Chimamanda Ngozi Adichie’s brilliant collection of short stories, which I’m reading right now, has been nominated – along with a handful of other African writers from Nigeria, as well as Ghana and South Africa – for the Commonwealth Writers’ Prize. I’m loving her prose on migration and wish I could share it with every Senegalese cab driver who asks me about visas – no, more than visas; big cars and houses and salaries – to America. Just another reason to promote West African literature here in West Africa.
From ‘The Thing Around Your Neck’:
‘Sometimes you sat on the lumpy mattress of your twin bed and thought about home – your aunts who hawked dried fish and plantains, cajoling customers to buy and then shouting insults when they didn’t; your uncles who drank local gin and crammed their families and lives into single rooms; your friends who had come out to say goodbye before you left, to rejoice because you won the American visa lottery, to confess their envy…your mother whose salary was barely enough to pay your brothers’ school fees at the secondary school where teachers gave an A when someone slipped them a brown envelope…nobody knew where you were, because you told no one. Sometimes you felt invisible and tried to walk through your room wall into the hallway, and when you bumped into the wall it left bruises on your arms. At night, something would wrap itself around your neck, something that very nearly choked you before you fell asleep.’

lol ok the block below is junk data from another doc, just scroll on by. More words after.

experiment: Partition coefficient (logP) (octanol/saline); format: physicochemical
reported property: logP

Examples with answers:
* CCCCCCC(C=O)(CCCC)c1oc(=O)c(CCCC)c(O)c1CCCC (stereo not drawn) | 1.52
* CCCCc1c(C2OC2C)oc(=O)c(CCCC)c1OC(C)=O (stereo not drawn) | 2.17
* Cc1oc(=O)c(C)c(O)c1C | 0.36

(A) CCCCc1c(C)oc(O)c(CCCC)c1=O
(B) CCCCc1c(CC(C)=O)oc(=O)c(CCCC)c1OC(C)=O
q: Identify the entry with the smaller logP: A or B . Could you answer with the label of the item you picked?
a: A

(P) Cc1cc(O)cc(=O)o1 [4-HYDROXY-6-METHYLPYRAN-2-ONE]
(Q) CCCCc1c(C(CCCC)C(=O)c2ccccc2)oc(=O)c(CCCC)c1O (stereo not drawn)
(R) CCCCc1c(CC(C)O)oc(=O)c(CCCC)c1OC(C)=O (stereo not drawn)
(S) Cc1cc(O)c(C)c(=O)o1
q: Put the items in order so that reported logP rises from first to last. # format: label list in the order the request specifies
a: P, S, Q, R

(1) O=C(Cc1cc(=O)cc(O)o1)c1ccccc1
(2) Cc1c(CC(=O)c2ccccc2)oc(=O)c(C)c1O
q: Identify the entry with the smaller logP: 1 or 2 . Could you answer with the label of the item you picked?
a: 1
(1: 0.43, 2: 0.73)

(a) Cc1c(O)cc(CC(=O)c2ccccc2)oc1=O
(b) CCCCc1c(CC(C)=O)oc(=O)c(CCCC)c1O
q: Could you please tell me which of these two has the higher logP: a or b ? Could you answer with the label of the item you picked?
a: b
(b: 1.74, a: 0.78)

And from ‘The American Embassy’: ‘She stood in line outside the American embassy in Lagos, staring straight ahead, barely moving, a blue plastic file of documents tucked under her arm. She was the forty-eighth person in the line of about two hundred that trailed from the closed gates of the American embassy all the way past the smaller, vine-encrusted gates of the Czech embassy…Because they had all woken up early – those who had slept at all – to get to the American embassy before dawn; because they had all struggled for the visa line, dodging the soldiers’ swinging whips; because they were all afraid that the American embassy might decide not to open its gates today, and they would have to do it all over again the day after tomorrow since the embassy did not open on Wednesdays, they had formed friendships. The woman in front turned to glance at her and then went back to talking to some people about a special church service called the American Visa Miracle Ministry.’